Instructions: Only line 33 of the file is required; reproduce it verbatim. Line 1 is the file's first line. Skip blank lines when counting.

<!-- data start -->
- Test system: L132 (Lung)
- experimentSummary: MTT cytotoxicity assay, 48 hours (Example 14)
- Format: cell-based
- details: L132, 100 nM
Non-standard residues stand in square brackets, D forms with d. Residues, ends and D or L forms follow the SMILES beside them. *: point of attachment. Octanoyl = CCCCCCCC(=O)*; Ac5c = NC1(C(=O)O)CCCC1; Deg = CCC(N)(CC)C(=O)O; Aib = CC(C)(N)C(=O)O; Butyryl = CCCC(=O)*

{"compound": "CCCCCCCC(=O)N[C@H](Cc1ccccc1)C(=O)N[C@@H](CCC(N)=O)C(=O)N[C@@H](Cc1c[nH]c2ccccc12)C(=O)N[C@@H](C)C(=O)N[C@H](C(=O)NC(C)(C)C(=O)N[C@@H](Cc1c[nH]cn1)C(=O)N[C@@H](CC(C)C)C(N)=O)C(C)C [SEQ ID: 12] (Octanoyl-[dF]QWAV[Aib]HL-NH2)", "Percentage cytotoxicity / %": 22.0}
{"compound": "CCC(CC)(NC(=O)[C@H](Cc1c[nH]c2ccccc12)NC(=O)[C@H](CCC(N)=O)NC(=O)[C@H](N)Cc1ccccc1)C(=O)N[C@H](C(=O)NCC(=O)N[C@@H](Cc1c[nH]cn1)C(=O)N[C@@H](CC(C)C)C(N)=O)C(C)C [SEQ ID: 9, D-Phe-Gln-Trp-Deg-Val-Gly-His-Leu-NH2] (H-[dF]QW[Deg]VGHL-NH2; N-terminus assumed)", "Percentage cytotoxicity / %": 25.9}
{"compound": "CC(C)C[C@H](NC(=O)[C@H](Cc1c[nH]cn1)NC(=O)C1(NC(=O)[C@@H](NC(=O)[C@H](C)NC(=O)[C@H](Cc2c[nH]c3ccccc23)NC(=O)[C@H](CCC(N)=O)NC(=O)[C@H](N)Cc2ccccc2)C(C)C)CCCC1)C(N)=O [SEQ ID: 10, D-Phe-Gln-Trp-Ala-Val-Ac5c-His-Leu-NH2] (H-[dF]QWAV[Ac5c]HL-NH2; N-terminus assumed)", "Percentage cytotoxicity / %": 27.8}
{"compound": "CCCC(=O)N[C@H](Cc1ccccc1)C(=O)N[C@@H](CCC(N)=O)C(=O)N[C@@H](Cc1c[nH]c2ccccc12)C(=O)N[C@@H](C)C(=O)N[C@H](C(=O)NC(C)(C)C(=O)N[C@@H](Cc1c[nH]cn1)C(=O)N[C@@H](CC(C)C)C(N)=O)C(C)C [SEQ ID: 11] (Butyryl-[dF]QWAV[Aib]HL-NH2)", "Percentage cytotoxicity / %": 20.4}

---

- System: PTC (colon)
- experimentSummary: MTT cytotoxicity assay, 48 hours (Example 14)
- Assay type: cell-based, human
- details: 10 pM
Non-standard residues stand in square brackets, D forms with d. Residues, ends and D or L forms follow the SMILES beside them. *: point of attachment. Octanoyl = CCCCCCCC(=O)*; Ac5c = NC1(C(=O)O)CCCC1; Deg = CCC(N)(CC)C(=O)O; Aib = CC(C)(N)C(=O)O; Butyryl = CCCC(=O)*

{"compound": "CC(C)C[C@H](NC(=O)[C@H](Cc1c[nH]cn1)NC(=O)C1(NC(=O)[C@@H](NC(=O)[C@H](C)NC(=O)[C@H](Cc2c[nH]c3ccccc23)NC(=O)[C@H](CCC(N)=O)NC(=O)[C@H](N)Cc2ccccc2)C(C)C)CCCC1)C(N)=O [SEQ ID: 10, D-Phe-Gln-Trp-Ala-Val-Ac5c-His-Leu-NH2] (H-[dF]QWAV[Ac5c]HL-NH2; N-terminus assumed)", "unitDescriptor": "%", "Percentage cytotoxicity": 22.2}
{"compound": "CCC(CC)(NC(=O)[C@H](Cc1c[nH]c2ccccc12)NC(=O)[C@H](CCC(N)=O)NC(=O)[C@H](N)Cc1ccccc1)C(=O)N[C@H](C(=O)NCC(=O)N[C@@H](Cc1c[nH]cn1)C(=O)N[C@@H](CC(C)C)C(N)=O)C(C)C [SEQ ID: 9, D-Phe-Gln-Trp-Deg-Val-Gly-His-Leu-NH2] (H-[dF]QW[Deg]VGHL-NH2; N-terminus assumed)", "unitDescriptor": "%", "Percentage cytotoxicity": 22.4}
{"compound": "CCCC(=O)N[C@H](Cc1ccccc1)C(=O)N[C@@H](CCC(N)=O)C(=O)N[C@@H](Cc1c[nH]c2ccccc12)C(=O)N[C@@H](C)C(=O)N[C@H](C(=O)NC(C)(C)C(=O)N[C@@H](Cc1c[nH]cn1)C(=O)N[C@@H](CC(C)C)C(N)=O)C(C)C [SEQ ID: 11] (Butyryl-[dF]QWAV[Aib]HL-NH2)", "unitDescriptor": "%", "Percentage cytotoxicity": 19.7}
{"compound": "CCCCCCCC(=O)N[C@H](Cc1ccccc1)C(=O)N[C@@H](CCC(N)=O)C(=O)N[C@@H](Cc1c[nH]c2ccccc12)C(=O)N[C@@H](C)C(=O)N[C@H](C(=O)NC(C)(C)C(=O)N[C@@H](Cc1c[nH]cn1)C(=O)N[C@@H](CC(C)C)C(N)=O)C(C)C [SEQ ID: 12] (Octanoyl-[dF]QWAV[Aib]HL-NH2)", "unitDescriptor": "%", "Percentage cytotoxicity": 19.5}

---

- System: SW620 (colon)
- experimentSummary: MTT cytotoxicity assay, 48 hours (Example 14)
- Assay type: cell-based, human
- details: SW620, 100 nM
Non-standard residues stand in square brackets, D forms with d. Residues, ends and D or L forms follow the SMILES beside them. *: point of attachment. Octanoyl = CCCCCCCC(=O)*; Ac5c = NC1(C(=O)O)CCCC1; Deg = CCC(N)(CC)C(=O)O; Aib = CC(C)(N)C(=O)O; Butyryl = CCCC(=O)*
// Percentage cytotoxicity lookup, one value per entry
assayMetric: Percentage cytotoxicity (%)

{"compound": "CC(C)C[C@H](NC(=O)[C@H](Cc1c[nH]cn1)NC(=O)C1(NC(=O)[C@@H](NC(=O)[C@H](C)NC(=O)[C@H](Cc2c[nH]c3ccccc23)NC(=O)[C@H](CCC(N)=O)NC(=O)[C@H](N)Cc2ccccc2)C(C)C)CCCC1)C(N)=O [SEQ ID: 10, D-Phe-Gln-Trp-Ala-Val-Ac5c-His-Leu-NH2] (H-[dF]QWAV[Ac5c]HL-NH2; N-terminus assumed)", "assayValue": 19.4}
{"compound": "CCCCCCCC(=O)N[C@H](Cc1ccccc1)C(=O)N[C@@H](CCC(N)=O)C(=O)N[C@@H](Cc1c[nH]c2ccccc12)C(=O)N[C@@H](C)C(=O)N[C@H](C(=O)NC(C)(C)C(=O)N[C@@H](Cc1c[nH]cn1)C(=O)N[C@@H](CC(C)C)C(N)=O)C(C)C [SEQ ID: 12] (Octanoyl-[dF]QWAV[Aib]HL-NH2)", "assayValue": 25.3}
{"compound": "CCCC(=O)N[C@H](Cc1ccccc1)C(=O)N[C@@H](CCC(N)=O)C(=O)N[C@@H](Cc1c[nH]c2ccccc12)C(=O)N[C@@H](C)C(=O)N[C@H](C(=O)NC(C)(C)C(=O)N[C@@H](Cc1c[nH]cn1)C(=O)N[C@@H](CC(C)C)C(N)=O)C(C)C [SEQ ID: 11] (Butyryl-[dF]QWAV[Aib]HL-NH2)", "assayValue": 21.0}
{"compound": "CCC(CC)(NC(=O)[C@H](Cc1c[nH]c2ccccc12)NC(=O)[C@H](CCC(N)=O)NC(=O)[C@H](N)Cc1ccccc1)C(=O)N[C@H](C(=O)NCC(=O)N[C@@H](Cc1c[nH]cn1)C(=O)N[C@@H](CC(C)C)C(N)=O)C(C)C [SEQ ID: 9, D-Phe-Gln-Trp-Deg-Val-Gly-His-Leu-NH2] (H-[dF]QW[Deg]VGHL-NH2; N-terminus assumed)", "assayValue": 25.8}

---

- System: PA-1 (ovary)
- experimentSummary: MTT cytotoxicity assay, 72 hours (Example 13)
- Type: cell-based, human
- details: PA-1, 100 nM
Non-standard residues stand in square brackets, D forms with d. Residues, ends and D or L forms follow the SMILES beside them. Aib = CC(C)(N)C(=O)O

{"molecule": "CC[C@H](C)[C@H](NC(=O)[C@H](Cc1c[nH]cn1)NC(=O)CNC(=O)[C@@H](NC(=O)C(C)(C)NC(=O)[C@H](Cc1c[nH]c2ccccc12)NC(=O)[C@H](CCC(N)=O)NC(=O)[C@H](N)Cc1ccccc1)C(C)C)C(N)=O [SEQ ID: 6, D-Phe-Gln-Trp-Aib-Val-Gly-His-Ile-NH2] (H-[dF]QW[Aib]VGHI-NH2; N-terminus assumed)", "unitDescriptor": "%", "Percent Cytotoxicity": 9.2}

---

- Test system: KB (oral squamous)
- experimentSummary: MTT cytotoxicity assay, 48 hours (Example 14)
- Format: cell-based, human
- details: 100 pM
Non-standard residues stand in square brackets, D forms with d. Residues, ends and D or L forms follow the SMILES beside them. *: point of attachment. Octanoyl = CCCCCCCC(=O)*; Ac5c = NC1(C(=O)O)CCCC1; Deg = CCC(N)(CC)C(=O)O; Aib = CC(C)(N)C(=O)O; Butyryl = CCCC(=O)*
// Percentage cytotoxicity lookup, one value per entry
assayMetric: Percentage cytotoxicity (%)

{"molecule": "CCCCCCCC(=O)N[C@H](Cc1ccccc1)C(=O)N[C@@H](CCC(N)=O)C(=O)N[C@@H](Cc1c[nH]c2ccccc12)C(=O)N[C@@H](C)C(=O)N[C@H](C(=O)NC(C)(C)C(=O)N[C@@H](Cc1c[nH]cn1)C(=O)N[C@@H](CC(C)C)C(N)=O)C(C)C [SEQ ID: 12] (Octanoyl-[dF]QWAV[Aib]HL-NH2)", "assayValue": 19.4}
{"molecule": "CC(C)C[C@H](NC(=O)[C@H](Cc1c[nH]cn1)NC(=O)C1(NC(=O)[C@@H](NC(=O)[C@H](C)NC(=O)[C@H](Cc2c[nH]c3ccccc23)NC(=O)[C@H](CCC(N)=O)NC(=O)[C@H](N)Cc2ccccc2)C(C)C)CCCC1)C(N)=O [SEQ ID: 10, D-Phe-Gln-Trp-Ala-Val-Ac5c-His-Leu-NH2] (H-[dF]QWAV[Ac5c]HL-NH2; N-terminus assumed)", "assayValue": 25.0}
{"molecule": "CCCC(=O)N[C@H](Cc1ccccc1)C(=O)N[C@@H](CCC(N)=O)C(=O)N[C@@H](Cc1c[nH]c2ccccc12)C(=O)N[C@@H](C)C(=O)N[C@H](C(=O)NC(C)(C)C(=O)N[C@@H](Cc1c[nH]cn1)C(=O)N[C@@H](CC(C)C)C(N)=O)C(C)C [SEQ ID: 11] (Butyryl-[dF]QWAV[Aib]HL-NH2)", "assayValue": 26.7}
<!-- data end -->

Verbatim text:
- System: PA-1 (ovary)